WAPs administrators fail to address admin spending


From: Karl Sonneman
WAPS Budget Reduction Committee member

It became clear to me that this task force is not about budgets. There is no budget to discuss. And I do not believe that there is a functioning budget process in the district. I was looking at past year actuals and budgeted numbers, and it is difficult to find a projection of operations on a going forward basis. After this exercise last year, the 2017-2018 budget adopted in June 2017 still came back with a deficit. What seems to be true is that the district administration is unwilling to make hard decisions about expenses in the non-essential areas of operation. This is consistent with what the article in Sunday’s Winona Post said about the district’s budgets.

As far as budgeting goes, the “cutting” process is a sham. We are given a target number that appears to float on thin air. It is not based on either last year actuals, the current operational budget or a 2018-2019 budget. It may be based solely on the decline in fund balance. The fund balance should be a topic of serious discussion but it appears that we are to be cut off from addressing this.

We have not discussed the elephant in the fund balance room – first, the $.5 million annual hit from the health and safety transfer and, second, the failure over the past several years to get administrative and support costs under control. As the number of students has fallen, the number of administrators has grown. This, and not the number of school buildings, which has decreased over the past 30 years, is the problem. The health and safety transfer has led to a $1 million decline in the 2017-18 fund balance and presumably the intention is to cause another $.5 million reduction from the 2018-19 budget. While it is not the only cause of a decline in fund balance, it is a material factor in claiming a crisis exists. We need to protect elementary education from the mistakes of district managers and find ways to recover funds in other places.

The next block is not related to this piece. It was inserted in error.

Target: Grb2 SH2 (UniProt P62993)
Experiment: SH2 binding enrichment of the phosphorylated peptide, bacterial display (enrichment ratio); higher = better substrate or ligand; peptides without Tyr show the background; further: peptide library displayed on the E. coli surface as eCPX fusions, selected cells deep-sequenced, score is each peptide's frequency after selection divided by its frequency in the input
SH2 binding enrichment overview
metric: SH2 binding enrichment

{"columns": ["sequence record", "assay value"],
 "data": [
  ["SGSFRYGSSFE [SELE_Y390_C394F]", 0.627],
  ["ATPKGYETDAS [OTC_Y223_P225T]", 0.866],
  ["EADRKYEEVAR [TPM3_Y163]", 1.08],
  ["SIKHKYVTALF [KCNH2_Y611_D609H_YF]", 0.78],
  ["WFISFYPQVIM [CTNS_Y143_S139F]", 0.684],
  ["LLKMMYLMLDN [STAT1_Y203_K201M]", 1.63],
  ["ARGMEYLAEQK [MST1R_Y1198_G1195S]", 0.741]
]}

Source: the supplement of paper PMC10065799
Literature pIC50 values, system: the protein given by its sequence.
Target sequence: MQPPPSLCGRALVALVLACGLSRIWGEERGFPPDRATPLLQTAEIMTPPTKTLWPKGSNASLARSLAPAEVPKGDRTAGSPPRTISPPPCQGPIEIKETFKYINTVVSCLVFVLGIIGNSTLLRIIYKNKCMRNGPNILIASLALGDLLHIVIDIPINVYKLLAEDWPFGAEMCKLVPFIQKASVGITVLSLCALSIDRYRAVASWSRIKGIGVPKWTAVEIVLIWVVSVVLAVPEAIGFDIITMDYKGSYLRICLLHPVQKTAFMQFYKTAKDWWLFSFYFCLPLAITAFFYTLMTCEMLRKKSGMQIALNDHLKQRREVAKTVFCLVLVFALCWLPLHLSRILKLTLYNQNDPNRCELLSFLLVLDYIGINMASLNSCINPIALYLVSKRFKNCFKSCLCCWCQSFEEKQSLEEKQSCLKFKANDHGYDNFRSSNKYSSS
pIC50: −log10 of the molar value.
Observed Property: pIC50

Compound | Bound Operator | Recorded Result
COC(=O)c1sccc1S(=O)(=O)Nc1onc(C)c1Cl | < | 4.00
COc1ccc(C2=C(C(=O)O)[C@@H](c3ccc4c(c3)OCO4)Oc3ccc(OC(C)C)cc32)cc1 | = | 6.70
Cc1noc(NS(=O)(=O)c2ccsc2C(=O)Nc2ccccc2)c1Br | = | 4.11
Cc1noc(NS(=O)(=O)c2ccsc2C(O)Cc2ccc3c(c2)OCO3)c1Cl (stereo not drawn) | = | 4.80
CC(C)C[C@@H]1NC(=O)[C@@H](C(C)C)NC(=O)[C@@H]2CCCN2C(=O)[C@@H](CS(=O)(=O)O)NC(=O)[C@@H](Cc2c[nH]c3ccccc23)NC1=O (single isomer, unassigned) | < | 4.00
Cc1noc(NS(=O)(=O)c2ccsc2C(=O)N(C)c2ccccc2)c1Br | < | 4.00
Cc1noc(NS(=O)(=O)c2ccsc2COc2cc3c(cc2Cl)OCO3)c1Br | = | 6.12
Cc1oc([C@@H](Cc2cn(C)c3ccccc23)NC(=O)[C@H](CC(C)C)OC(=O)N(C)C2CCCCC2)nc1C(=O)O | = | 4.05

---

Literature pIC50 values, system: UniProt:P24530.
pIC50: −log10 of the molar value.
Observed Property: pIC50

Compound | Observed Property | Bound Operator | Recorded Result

The task force worksheets are focused on cutting instructional operations, which coincidentally make up only 60 percent of the district unreserved I&E costs and approximately 50 percent of the district’s total costs. The discussion is limited to small items and one big target – elementary schools. Somehow, elementary education, with a now stable population (based on birthrates), is to be cut two to three times more than any possible cuts to WMS/WSHS or to administration and services. This reduces the argument about elementary education to a cost argument and completely ignores student wellbeing and progress, education theory, or community impacts. Planning for elementary education is much more complicated than just closing a school building and alleging there will be savings.

The priority question is how do young children learn and what environment is best to encourage such learning.

Education is the fundamental reason that the district exists. Savings or budget reductions should first come from non-essentials to classroom education. A real budgeting process would do this. We do not have a real budgeting process here. I can and will vote on list of reductions by proposing an alternative selection of costs to cut, but I do not believe that this is the right way to do it or the right task to ask us to pursue.


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